Second, Czechoslovakia itself was a polite fiction. The country was made up of 6 million Czechs, 3 million Germans in the Sudetenland, who really wanted to be part of Germany, and 1.5 million Slovaks who would have preferred independence. There were also large amounts of Hungarians who wanted to be part of Hungary again.

Finally, the united Kingdom wasn't ready for a war. Not yet. They were in the midst of a rearmorment program and the political classes hadn't accepted another war might be needed.

So really, all Neville could do at Munich was keep the peace... because war was an impossible situation.

I strongly disagree with this position. I will say that in his incompetence and inability to read Hitler and the political situation Chamberlain was not alone. The French premier Daladier also went along with the Munich agreement even the French, not the British had a treaty with the Czechs. Chamberlain received thunderous aplause in London following the Munich agreement. When Churchill warned on the disasterous consequences of this agreement, he was shouted down.

At the time of the Munich agreement the Czeches could field 35 well trained Divisions behind formidable fortifications in the Sudenland. It is doubtful the Germans could have breached those defensives, their generasl and Hitler said as much when they inspected them after they marched unopposed into the Sudenland.

In the West, the French had 100 divisions available against only five German divisions and seven reserve divisions. The Germans vaunted west wall was only a contruction site in October 1938. Even the timid General Gamelin would have marched in and overwhelmed the pitiful German defenses. That changed in the ensuing eleven months when the Gertman western fortifications were completed.

The Czechs had a treaty with France. The Soviet Union had a treaty with France and Germany that obilgated the Soviets to side with the Cechs should the french honor theitr treaty with the Czechs. Therefore the Soviet Union would also come in on the side of the French, British and Czechs in October 1938 had the Munich agreement not been signed. If no Munich, all these countries would have opped Hitler when he attasched the Czechs on 10/1/38.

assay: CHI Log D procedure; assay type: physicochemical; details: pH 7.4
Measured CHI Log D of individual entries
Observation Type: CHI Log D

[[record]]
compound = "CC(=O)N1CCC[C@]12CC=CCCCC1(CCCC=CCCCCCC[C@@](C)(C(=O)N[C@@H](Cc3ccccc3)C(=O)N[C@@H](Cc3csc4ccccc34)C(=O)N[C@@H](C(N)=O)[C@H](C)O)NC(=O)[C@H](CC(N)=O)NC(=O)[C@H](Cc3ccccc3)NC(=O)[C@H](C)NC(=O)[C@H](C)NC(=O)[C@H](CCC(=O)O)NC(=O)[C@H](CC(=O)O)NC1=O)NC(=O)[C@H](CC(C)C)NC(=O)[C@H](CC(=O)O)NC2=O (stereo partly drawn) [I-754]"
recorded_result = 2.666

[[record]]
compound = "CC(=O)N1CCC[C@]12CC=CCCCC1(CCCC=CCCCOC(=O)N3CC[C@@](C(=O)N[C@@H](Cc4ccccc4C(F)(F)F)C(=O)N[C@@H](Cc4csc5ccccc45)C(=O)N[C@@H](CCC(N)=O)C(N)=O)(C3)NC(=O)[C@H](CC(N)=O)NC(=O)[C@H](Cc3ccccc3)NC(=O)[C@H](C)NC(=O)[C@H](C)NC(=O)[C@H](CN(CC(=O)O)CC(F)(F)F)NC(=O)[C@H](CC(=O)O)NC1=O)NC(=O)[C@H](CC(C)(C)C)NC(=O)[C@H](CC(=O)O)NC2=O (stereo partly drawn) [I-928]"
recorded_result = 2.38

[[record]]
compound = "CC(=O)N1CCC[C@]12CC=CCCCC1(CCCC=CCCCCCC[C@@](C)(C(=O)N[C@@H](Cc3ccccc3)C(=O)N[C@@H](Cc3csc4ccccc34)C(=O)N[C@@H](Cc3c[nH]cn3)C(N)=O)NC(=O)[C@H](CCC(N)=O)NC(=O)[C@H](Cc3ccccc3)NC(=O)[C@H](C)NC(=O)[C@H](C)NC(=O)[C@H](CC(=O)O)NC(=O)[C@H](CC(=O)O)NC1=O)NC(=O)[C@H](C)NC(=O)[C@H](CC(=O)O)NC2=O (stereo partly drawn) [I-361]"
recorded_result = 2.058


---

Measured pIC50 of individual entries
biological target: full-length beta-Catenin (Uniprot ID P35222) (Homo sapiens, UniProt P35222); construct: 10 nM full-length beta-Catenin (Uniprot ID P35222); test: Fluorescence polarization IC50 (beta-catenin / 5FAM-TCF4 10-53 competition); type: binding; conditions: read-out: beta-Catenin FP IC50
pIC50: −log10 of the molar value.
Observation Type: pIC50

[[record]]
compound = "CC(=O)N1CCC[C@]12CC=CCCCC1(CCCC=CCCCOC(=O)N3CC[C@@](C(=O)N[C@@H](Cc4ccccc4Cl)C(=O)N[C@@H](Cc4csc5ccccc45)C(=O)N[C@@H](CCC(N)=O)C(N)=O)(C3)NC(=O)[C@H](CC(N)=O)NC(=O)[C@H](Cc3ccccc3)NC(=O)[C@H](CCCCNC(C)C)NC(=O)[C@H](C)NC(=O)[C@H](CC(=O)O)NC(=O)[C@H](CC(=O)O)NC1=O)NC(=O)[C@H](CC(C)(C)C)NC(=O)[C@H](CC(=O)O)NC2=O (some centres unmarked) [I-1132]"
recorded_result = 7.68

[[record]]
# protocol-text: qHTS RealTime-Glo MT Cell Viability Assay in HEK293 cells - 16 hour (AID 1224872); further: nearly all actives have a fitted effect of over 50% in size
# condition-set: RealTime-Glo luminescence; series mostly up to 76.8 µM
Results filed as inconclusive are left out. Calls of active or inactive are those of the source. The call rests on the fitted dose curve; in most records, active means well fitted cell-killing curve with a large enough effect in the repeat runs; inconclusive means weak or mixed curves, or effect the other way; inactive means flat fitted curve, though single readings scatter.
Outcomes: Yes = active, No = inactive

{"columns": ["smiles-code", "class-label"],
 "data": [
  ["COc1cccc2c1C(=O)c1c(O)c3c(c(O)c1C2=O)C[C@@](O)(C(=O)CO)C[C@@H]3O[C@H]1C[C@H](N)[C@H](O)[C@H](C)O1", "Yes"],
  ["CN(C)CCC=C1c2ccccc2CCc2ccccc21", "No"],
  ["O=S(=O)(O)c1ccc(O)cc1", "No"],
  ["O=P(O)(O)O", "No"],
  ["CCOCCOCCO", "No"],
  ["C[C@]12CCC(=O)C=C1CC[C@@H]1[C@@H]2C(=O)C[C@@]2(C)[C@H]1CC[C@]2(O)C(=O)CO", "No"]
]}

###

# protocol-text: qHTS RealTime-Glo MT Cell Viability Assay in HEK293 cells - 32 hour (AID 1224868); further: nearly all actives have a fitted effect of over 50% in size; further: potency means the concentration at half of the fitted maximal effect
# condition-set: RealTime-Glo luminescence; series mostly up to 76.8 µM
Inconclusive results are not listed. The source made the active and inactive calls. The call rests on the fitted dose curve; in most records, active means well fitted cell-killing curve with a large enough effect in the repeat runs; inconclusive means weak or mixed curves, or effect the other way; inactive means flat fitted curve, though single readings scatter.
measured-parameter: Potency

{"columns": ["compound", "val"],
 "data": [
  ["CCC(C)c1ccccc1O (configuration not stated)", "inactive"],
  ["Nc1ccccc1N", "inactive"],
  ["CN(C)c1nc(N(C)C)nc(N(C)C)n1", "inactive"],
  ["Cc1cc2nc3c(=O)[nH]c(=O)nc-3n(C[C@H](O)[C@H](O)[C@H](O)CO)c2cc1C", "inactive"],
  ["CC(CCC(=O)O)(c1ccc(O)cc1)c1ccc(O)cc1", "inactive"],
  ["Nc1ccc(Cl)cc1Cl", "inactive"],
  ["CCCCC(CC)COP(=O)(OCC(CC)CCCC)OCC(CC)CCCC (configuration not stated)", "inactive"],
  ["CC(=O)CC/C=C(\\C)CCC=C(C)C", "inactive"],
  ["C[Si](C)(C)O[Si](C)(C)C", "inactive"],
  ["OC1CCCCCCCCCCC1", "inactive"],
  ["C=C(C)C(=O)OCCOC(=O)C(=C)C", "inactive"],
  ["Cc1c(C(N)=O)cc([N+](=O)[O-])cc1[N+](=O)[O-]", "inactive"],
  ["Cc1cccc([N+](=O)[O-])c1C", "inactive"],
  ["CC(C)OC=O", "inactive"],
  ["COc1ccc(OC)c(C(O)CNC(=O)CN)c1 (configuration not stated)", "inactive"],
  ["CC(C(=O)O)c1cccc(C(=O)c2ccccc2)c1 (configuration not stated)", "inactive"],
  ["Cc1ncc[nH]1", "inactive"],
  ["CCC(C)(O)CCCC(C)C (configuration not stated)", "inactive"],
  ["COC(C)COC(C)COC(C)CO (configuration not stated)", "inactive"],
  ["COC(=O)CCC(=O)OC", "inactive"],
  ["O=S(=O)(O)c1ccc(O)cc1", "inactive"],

In addition the German generals, led by former army commander in chief Beck planned to overthrow Hitler in a coup before he marched into Czechoslovakia. In on the plot was the general controlling the armies in Berlin. If these vacilliating German generals had acted the coup might have been successful. Munich spoiled their plot since they could not launch against a victorious Hitler since their motive was to prevent a disasterous war.

If Munich had not been signed Hitler might have been overthrown from within, or he most certainly been defeated in a matter of weeks by overwhelming forces. Such a defeat would have been the end of the Third Reich and would have avoided the bloodshed of a world war. Hitler was already starting to show the signs of meglamania that spelled his doom and was taken off the hook by Chamberlain's appeasement.

Munich worsened the position of France and Britain greatly. It also led Stalin towards Germany since France refused to include the Soviets in Munich and did not honor their treaty with the Czechs. After Hitler violated Munich Chamberlain overcompensated by giving a guarantee to Poland that resulted in war with Germany. Poland could not be helped in 1939 as the Czechs could in 1938. In the meantime Germany greatly improved their Panzer forces (30% of the tanks broke down within 30 miles on the unopposed trip into the Sudenland) and built the West Wall to deter the timid French.

Chamberlain goes down as a well meaning man and one of the worst diplomats of the 20th century and deservedly so.
 
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zzzz

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Appeasement is not the way to peace but the way to conflict or oppressive states.